Dear Family, Dear World: The Thoughts Behind a Suicide

Read what drove my suicide attempt on
My therapist said something last session which shook me to the core. Normally my humor is very dark, very dry. Knowing this, she feels comfortable telling dark, sometimes morbid jokes. The subject of my blog came up and she said “Well hopefully nobody reads it and then goes and kills themselves.”

I think she realized pretty quickly that the joke didn’t land this time. She googled my blog and started offering me reassurances. I don’t think there is anything up here that would have that effect. And what it says on my sidebar is true: I don’t believe in trigger warnings. I am a firm believer first, in that triggers do not come neatly packaged and labeled; the worst triggers are always the ones most apparently benign, like a phrase said in passing, or a scent. Secondly, I believe, well actually I have observed that the internet is a place where anything can be, and is, posted. If you are so fragile that coming across something disturbing on the internet will cause you kill yourself, please, get offline and get into therapy.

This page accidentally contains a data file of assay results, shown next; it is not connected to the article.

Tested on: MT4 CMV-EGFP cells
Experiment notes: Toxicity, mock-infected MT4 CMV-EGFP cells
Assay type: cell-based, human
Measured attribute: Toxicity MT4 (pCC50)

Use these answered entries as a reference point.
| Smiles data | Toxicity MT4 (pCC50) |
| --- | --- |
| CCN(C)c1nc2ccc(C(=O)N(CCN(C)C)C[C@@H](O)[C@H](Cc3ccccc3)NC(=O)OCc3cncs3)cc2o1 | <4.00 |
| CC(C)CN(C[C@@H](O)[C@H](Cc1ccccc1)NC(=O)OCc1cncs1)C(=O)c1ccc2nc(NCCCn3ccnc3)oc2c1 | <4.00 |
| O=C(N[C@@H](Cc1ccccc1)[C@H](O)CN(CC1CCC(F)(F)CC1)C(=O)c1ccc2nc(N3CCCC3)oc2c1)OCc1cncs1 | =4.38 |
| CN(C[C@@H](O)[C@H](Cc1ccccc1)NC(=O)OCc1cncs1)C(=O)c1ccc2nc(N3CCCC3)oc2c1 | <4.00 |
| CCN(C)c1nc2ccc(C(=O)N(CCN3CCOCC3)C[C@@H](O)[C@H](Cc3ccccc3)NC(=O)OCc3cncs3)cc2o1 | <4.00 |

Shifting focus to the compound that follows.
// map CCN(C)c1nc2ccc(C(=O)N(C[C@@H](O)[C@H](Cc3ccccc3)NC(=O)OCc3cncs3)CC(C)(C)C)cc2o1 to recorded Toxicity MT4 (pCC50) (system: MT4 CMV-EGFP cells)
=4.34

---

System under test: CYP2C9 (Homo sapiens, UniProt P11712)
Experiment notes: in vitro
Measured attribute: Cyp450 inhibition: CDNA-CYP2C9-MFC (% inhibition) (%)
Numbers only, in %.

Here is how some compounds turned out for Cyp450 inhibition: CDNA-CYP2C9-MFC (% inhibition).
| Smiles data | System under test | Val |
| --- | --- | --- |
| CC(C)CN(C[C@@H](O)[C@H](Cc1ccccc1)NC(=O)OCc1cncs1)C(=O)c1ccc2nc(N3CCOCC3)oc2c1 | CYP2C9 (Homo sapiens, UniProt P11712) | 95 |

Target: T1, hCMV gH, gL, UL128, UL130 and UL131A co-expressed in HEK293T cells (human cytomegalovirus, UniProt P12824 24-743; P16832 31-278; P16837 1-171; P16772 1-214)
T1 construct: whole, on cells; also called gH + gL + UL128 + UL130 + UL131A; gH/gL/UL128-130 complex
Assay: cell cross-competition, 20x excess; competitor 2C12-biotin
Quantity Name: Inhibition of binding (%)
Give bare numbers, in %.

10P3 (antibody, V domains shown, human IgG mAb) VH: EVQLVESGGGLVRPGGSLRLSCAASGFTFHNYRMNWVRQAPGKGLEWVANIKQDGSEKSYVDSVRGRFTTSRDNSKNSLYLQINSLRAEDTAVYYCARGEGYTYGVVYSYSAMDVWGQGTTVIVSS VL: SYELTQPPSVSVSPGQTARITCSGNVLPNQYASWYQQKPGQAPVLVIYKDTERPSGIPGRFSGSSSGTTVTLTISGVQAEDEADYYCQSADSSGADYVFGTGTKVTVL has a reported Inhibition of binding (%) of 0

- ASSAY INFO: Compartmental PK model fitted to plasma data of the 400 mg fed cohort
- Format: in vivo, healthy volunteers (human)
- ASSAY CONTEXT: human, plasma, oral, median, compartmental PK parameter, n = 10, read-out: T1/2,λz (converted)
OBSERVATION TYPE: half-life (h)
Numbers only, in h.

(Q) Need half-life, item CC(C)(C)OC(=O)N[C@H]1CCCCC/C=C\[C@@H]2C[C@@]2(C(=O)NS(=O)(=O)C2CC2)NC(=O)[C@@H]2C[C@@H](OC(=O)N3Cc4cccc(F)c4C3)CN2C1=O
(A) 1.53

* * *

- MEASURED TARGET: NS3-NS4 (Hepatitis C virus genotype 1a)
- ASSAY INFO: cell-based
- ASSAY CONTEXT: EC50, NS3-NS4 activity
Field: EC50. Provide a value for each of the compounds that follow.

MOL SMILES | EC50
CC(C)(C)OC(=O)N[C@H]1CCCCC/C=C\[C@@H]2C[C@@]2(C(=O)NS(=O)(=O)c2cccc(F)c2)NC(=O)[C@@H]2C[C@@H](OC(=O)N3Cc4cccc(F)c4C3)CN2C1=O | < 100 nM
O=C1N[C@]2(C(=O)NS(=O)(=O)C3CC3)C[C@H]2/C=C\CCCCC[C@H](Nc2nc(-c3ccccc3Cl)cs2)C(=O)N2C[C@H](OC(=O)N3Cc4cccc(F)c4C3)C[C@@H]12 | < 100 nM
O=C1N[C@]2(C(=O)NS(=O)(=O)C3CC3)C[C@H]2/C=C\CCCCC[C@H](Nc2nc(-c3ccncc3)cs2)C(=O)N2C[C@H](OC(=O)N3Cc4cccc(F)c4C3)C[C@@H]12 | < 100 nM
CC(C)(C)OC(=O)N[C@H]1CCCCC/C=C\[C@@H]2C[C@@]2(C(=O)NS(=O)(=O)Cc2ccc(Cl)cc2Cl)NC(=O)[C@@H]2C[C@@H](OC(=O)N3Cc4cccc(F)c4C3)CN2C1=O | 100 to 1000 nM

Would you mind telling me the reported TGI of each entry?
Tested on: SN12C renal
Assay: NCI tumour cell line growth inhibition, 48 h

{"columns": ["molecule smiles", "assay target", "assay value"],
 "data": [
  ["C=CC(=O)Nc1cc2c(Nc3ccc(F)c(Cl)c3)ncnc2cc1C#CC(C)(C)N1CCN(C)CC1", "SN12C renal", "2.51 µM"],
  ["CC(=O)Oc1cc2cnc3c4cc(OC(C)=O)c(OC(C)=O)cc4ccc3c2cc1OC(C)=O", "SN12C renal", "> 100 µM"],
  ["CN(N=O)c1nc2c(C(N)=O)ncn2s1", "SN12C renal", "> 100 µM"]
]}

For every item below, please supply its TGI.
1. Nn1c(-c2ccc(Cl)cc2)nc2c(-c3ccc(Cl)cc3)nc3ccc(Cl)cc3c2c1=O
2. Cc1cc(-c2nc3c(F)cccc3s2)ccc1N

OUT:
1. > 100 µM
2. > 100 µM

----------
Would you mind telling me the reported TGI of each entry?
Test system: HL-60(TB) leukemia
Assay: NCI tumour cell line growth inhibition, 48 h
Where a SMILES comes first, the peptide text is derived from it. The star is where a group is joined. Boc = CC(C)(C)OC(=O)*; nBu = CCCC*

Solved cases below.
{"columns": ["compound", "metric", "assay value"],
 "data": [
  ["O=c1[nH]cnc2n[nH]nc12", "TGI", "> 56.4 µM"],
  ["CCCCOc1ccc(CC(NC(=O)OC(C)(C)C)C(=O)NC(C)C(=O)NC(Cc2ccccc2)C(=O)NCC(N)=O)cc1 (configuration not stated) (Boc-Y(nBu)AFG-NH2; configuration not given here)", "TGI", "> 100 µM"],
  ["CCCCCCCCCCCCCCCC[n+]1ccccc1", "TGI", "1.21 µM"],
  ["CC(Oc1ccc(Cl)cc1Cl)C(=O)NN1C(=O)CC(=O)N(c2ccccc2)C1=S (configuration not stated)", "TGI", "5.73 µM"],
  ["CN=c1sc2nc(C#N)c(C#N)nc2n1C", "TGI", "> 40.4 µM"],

That being said, however, I also know that hearing about other people’s suicidal ideations or past attempts can be a special sort of trigger for some people. So I will say this: This is a post about suicide. A real, albeit unsuccessful, suicide which I committed against myself. If you feel that reading something like that will set you off, please try a happier post or, if it’s really bad; if you feel that suicide is imminent, please trade your browser for your dialer and call the 24 hour National Suicide Prevention Line: 1-800-273-8255

If, however, you feel safe within yourself, and if you wish to gain insight into the mentality which drives a suicide, then continue reading.

Since deciding to write this post, I have hesitated, procrastinated, and spent far too long deciding upon the execution.

At first, I was going to title it “Suicide Isn’t Painless: The Thoughts Behind Taking A Life,” and write it in a conventional narrative post format.